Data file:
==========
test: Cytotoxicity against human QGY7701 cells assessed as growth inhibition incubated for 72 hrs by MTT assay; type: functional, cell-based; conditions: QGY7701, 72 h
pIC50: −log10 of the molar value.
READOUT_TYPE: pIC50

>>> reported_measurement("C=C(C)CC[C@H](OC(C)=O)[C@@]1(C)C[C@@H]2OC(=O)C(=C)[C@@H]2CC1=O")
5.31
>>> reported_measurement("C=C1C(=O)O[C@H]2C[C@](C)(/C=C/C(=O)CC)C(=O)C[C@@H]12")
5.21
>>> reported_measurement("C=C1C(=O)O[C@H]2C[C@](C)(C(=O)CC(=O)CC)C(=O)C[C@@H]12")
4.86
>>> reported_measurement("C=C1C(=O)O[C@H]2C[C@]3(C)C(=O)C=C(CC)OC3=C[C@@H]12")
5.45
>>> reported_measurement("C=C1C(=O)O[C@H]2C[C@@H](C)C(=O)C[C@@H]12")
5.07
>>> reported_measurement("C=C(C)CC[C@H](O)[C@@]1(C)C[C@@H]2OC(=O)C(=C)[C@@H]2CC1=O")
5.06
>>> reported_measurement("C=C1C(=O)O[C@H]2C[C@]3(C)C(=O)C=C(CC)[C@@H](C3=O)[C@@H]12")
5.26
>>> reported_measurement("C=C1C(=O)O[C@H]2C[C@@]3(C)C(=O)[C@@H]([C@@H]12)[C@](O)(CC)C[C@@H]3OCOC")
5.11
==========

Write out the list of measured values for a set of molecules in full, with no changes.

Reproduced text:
test: Cytotoxicity against human QGY7701 cells assessed as growth inhibition incubated for 72 hrs by MTT assay; type: functional, cell-based; conditions: QGY7701, 72 h
pIC50: −log10 of the molar value.
READOUT_TYPE: pIC50

>>> reported_measurement("C=C(C)CC[C@H](OC(C)=O)[C@@]1(C)C[C@@H]2OC(=O)C(=C)[C@@H]2CC1=O")
5.31
>>> reported_measurement("C=C1C(=O)O[C@H]2C[C@](C)(/C=C/C(=O)CC)C(=O)C[C@@H]12")
5.21
>>> reported_measurement("C=C1C(=O)O[C@H]2C[C@](C)(C(=O)CC(=O)CC)C(=O)C[C@@H]12")
4.86
>>> reported_measurement("C=C1C(=O)O[C@H]2C[C@]3(C)C(=O)C=C(CC)OC3=C[C@@H]12")
5.45
>>> reported_measurement("C=C1C(=O)O[C@H]2C[C@@H](C)C(=O)C[C@@H]12")
5.07
>>> reported_measurement("C=C(C)CC[C@H](O)[C@@]1(C)C[C@@H]2OC(=O)C(=C)[C@@H]2CC1=O")
5.06
>>> reported_measurement("C=C1C(=O)O[C@H]2C[C@]3(C)C(=O)C=C(CC)[C@@H](C3=O)[C@@H]12")
5.26
>>> reported_measurement("C=C1C(=O)O[C@H]2C[C@@]3(C)C(=O)[C@@H]([C@@H]12)[C@](O)(CC)C[C@@H]3OCOC")
5.11